Behind a Veil

Mumbai. Assam. Rohingya. Muslim victims and perpetrators. Have Bollywood and television helped fuel a skewed view of the Muslim community?

WrittenBy:Mosarrap Hossain Khan
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When did you last watch a Bollywood film in which a Muslim woman walked her child to school in the morning? Or saw a young Muslim couple sipping coffee in one of the swanky malls? Or for that matter, watched an elderly Muslim couple strategising the future of their children in an Ekta Kapoor TV soap opera? Such questions come to mind as I watch the spectacle of violent orgy in Mumbai and the exodus of people from the North-East on the TV screen, on social media, and on the comments section of some of our esteemed news dailies. From Assam to Kashmir, from New York to Chechnya, from Kabul to Paris suburbs, from Thailand to Malaysia, the image of the violent Muslim man has become so commonplace that it hardly raises an eyebrow. The mad mullah, the jihadi, the pedophile worshipper, the primitive – you have heard and read it all.


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First, those images of the supposedly massacred Rohingyas popped up on my facebook wall. A well-meaning friend put up Faraz Amhed’s piece challenging their authenticity. I shared Ahmed’s write-up on my fb wall with the words, “great stuff!” In came the images of riot-affected Assamese Muslims in the make-shift camps and their severely sick children. An appeal to contribute to the funds set up for the riot victims soon followed. The tenor of public discourse on the cyber-space had, meanwhile, changed: the “ch**ks” overnight became “our Bodo brothers and sisters”! But trending has its temporal limits – an hour of trending in cyber-space is a long time. An event loses its spark and the tweeple move on to the next excitement…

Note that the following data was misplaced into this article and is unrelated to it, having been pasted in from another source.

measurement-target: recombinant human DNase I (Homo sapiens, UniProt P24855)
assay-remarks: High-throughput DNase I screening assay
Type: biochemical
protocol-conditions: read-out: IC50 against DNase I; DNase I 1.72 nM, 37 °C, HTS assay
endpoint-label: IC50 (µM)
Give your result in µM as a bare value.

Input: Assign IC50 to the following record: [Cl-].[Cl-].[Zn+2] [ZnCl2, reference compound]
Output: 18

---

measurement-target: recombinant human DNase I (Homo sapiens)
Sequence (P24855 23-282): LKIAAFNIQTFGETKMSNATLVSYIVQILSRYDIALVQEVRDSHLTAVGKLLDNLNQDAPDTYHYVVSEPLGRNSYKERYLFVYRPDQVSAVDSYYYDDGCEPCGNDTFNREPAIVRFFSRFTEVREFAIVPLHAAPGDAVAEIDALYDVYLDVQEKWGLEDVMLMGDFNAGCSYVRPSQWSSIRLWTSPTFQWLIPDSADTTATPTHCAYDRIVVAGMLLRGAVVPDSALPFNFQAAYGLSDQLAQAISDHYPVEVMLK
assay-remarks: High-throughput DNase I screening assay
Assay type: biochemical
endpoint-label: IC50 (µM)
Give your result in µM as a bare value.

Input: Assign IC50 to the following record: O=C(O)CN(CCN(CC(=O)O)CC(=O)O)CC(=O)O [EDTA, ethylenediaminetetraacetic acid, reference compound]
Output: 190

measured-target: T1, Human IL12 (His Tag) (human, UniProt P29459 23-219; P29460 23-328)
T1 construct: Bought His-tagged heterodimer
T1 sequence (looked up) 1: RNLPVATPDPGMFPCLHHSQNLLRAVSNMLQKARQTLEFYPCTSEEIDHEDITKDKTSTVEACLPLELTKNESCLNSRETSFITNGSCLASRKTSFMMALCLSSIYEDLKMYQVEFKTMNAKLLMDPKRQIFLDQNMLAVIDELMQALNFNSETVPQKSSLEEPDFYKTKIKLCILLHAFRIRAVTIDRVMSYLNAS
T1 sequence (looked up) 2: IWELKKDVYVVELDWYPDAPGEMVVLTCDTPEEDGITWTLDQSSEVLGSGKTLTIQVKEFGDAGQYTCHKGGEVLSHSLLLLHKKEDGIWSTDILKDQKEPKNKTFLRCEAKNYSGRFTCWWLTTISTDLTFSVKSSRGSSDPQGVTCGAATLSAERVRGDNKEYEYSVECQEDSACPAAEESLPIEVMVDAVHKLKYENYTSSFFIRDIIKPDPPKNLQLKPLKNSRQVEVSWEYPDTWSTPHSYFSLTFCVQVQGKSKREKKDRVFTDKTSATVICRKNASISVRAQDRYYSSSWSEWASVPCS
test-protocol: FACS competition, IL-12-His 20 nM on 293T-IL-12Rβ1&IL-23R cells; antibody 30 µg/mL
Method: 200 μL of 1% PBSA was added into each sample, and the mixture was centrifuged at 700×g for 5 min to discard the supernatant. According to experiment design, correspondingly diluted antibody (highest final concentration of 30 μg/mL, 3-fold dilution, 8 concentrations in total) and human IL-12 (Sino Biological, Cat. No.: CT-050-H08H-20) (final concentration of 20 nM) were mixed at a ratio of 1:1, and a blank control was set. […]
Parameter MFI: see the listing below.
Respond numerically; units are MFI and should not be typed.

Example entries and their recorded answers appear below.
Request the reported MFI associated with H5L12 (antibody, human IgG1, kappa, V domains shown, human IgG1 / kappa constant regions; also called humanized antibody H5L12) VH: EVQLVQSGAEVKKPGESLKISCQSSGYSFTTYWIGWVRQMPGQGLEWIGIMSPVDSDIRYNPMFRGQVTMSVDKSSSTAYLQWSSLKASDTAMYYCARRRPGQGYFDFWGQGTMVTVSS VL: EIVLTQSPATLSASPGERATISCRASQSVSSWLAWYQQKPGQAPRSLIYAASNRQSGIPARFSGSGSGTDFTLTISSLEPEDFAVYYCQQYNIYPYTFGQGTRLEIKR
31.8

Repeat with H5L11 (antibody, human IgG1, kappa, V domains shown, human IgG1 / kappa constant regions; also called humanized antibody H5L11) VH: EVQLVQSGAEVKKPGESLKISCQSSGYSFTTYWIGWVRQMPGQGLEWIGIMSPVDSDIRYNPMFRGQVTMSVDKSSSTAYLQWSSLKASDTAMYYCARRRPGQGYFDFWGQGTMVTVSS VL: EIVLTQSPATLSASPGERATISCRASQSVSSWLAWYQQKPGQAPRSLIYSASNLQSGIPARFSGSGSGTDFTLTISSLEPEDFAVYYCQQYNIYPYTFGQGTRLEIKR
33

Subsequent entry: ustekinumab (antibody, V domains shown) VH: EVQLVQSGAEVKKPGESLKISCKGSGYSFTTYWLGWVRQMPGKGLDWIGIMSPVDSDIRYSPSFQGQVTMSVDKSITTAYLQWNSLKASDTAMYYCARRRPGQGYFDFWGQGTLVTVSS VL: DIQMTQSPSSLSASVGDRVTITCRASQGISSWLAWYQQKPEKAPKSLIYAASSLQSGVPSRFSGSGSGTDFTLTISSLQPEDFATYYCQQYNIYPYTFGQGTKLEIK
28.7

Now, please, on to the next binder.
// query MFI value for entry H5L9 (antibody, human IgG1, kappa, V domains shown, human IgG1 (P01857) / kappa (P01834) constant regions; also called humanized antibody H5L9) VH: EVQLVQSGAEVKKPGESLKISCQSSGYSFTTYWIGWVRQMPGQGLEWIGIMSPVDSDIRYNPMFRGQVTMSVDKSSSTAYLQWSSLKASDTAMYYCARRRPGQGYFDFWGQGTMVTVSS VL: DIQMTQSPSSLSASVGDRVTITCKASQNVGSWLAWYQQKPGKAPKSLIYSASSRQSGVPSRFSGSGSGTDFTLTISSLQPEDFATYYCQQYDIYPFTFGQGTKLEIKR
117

Then Mumbai happened. And in came those images of bearded, topi-clad, stick-yielding youth. Rioting, vandalising media OB vans, molesting women cops, snatching police weapons and – the most shocking of all – kicking the Amar Jawan memorial. Suddenly the niggle in Assam had come home to roost in India’s financial capital. Our visual media pundits swiftly got into the act. Since the Mumbai attack happened in 2008 and, most recently, Anna and Baba’s fast against overfed politicians, our media knows the worth of a great spectacle. Didn’t Guy Debord anticipate a long-time ago in France the consequences of the convergence of late capitalism, mass media and a willing political regime? That in a society of spectacle, public opinion can be manipulated and reality can be inverted are no nuggets of wisdom any more. The uniqueness of this phenomenon lies in the fact that a people can still be willing to believe what they see or, indulge in a willing suspension of disbelief.